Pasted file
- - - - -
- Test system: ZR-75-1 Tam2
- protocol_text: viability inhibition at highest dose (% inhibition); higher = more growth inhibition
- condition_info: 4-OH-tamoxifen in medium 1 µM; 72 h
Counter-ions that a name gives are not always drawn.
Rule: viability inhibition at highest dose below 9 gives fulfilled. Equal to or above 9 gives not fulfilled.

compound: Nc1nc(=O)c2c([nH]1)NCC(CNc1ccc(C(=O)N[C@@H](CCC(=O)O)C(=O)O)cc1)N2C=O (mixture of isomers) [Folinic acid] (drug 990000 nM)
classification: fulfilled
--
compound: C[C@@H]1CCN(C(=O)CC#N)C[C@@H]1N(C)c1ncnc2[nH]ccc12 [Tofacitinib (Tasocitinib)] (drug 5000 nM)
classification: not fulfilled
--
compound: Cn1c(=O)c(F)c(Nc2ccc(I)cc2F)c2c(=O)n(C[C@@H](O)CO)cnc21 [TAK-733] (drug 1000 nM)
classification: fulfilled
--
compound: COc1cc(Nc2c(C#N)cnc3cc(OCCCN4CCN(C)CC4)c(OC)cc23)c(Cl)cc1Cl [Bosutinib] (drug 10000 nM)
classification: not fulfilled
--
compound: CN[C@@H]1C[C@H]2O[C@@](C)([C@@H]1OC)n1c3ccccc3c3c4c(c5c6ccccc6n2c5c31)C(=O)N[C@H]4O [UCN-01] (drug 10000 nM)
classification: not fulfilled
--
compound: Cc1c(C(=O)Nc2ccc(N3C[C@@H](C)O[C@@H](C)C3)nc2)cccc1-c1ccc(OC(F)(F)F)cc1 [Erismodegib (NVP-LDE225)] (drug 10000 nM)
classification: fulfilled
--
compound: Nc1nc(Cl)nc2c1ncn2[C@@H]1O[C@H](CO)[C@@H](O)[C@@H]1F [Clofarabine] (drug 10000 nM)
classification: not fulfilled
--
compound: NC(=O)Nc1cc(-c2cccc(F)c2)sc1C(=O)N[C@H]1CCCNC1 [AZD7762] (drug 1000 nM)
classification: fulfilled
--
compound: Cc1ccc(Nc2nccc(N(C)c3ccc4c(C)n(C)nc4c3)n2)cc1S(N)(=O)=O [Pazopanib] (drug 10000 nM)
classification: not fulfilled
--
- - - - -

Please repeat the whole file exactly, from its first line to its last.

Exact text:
- Test system: ZR-75-1 Tam2
- protocol_text: viability inhibition at highest dose (% inhibition); higher = more growth inhibition
- condition_info: 4-OH-tamoxifen in medium 1 µM; 72 h
Counter-ions that a name gives are not always drawn.
Rule: viability inhibition at highest dose below 9 gives fulfilled. Equal to or above 9 gives not fulfilled.

compound: Nc1nc(=O)c2c([nH]1)NCC(CNc1ccc(C(=O)N[C@@H](CCC(=O)O)C(=O)O)cc1)N2C=O (mixture of isomers) [Folinic acid] (drug 990000 nM)
classification: fulfilled
--
compound: C[C@@H]1CCN(C(=O)CC#N)C[C@@H]1N(C)c1ncnc2[nH]ccc12 [Tofacitinib (Tasocitinib)] (drug 5000 nM)
classification: not fulfilled
--
compound: Cn1c(=O)c(F)c(Nc2ccc(I)cc2F)c2c(=O)n(C[C@@H](O)CO)cnc21 [TAK-733] (drug 1000 nM)
classification: fulfilled
--
compound: COc1cc(Nc2c(C#N)cnc3cc(OCCCN4CCN(C)CC4)c(OC)cc23)c(Cl)cc1Cl [Bosutinib] (drug 10000 nM)
classification: not fulfilled
--
compound: CN[C@@H]1C[C@H]2O[C@@](C)([C@@H]1OC)n1c3ccccc3c3c4c(c5c6ccccc6n2c5c31)C(=O)N[C@H]4O [UCN-01] (drug 10000 nM)
classification: not fulfilled
--
compound: Cc1c(C(=O)Nc2ccc(N3C[C@@H](C)O[C@@H](C)C3)nc2)cccc1-c1ccc(OC(F)(F)F)cc1 [Erismodegib (NVP-LDE225)] (drug 10000 nM)
classification: fulfilled
--
compound: Nc1nc(Cl)nc2c1ncn2[C@@H]1O[C@H](CO)[C@@H](O)[C@@H]1F [Clofarabine] (drug 10000 nM)
classification: not fulfilled
--
compound: NC(=O)Nc1cc(-c2cccc(F)c2)sc1C(=O)N[C@H]1CCCNC1 [AZD7762] (drug 1000 nM)
classification: fulfilled
--
compound: Cc1ccc(Nc2nccc(N(C)c3ccc4c(C)n(C)nc4c3)n2)cc1S(N)(=O)=O [Pazopanib] (drug 10000 nM)
classification: not fulfilled
--